In April, Alcee Hastings, a Democratic congressman representing a largely African American district in the Ford Lauderdale and West Palm Beach area, died after a long career in office. As a result of the unexpected vacancy, a multicandidate primary took place on Tuesday. Just a month before the election, one of the contenders, State Representative Omari Hardy, publicly declared himself a supporter of the movement to boycott, sanction, and divest from Israel (BDS). Hardy came in sixth, with 6 percent of the vote, but David Schraub sees an important lesson here about the Democrats and BDS:
Omari Hardy was competing in a sprawling, wide-open field for an open congressional seat. If you’re going to stand out from the pack, you need to do something that clearly marks you as different from the pack. Adopting a generic pro-Israel position in the same vein as all the other candidates wouldn’t give anyone a reason to vote for him. . . . Announcing support for BDS and pivoting toward intense pronounced hostility to Israel was a calculated risk; it at least offered him a chance to win, even if the more likely result was that he’d just lose by a wider margin. (Before he announced his pro-BDS turn, Hardy was polling at 10 percent, so if anything he slipped in performance).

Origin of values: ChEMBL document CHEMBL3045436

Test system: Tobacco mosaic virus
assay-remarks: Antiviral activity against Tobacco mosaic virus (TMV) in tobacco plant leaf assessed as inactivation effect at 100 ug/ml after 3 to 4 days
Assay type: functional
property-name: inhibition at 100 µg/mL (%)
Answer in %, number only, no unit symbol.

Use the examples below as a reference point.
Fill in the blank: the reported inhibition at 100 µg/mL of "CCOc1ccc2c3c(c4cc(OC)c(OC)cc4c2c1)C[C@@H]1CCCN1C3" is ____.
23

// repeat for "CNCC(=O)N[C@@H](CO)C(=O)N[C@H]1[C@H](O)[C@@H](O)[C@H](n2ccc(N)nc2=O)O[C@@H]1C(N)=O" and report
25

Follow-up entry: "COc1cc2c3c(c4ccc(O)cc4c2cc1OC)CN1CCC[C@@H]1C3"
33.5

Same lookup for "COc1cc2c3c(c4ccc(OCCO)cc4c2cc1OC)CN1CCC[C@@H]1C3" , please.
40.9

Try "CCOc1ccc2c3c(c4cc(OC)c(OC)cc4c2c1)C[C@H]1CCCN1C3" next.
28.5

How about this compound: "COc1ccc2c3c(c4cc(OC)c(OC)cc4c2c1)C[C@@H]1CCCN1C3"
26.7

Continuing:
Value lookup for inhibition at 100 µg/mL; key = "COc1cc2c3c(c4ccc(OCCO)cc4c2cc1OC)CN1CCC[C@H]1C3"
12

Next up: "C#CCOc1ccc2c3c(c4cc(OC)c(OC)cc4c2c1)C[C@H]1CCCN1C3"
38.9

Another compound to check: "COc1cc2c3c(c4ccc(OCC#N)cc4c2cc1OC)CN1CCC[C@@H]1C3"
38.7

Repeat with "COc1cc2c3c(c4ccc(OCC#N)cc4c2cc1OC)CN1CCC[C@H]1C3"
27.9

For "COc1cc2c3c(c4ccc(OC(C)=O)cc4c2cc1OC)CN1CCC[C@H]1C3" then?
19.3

Omari Hardy represents the future of BDS not just because he shows that BDS remains whatever the opposite of a selling point is for most Democrats. That is certainly an important lesson to learn. But just as importantly, he’s the future because he perceived—and I think not incorrectly—that endorsing BDS is a way of standing out from other Democrats and potentially consolidating the backing of a small but intense wing of the progressive movement, some of whom border on being single-issue anti-Israel voters.
[M]ore and more frequently, we’ll see cases like Omari Hardy: candidates who are laboring at the back of a crowded field and are looking to stand out and get a burst of cash and volunteers, or safe-seat backbenchers yearning to garner a national profile and Internet likes, will view BDS as a promising avenue for rising for obscurity. It won’t win them national or competitive races; it often won’t even succeed in fragmented contests among Democrats. But if you’re going to lose the race anyway, it’s a cost-free gamble.